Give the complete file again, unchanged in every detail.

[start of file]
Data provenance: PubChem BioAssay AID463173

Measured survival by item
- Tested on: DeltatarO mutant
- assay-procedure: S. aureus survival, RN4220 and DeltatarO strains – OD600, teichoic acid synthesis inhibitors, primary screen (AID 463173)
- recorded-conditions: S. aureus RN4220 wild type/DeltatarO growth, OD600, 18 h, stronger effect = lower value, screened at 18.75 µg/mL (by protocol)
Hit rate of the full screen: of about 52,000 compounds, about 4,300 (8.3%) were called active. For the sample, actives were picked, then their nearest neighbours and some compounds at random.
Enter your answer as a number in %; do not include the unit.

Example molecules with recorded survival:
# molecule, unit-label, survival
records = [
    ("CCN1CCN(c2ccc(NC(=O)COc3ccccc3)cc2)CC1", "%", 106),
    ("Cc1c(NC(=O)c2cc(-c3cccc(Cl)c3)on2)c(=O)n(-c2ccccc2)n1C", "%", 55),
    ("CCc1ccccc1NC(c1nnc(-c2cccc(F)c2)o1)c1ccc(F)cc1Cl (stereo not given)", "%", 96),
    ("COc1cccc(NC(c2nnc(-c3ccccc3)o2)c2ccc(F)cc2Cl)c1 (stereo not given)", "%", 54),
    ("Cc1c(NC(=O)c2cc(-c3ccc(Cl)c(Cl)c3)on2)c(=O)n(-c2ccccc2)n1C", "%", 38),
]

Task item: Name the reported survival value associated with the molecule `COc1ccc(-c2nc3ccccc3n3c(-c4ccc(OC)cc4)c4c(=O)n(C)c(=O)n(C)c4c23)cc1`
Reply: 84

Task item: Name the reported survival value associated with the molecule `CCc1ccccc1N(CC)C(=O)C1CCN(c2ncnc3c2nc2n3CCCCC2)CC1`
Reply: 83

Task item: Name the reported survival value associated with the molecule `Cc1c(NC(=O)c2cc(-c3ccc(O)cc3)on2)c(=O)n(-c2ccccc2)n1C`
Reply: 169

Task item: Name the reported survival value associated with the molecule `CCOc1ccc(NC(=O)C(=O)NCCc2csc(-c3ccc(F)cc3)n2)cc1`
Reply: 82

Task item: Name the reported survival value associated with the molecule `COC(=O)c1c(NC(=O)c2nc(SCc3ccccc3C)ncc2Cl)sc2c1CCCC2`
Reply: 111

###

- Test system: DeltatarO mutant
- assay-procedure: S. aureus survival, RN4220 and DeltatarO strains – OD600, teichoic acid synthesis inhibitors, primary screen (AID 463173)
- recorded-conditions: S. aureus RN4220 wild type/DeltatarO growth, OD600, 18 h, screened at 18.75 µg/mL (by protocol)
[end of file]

Data provenance: PubChem BioAssay AID463173

Measured survival by item
- Tested on: DeltatarO mutant
- assay-procedure: S. aureus survival, RN4220 and DeltatarO strains – OD600, teichoic acid synthesis inhibitors, primary screen (AID 463173)
- recorded-conditions: S. aureus RN4220 wild type/DeltatarO growth, OD600, 18 h, stronger effect = lower value, screened at 18.75 µg/mL (by protocol)
Hit rate of the full screen: of about 52,000 compounds, about 4,300 (8.3%) were called active. For the sample, actives were picked, then their nearest neighbours and some compounds at random.
Enter your answer as a number in %; do not include the unit.

Example molecules with recorded survival:
# molecule, unit-label, survival
records = [
    ("CCN1CCN(c2ccc(NC(=O)COc3ccccc3)cc2)CC1", "%", 106),
    ("Cc1c(NC(=O)c2cc(-c3cccc(Cl)c3)on2)c(=O)n(-c2ccccc2)n1C", "%", 55),
    ("CCc1ccccc1NC(c1nnc(-c2cccc(F)c2)o1)c1ccc(F)cc1Cl (stereo not given)", "%", 96),
    ("COc1cccc(NC(c2nnc(-c3ccccc3)o2)c2ccc(F)cc2Cl)c1 (stereo not given)", "%", 54),
    ("Cc1c(NC(=O)c2cc(-c3ccc(Cl)c(Cl)c3)on2)c(=O)n(-c2ccccc2)n1C", "%", 38),
]

Task item: Name the reported survival value associated with the molecule `COc1ccc(-c2nc3ccccc3n3c(-c4ccc(OC)cc4)c4c(=O)n(C)c(=O)n(C)c4c23)cc1`
Reply: 84

Task item: Name the reported survival value associated with the molecule `CCc1ccccc1N(CC)C(=O)C1CCN(c2ncnc3c2nc2n3CCCCC2)CC1`
Reply: 83

Task item: Name the reported survival value associated with the molecule `Cc1c(NC(=O)c2cc(-c3ccc(O)cc3)on2)c(=O)n(-c2ccccc2)n1C`
Reply: 169

Task item: Name the reported survival value associated with the molecule `CCOc1ccc(NC(=O)C(=O)NCCc2csc(-c3ccc(F)cc3)n2)cc1`
Reply: 82

Task item: Name the reported survival value associated with the molecule `COC(=O)c1c(NC(=O)c2nc(SCc3ccccc3C)ncc2Cl)sc2c1CCCC2`
Reply: 111

###

- Test system: DeltatarO mutant
- assay-procedure: S. aureus survival, RN4220 and DeltatarO strains – OD600, teichoic acid synthesis inhibitors, primary screen (AID 463173)
- recorded-conditions: S. aureus RN4220 wild type/DeltatarO growth, OD600, 18 h, screened at 18.75 µg/mL (by protocol)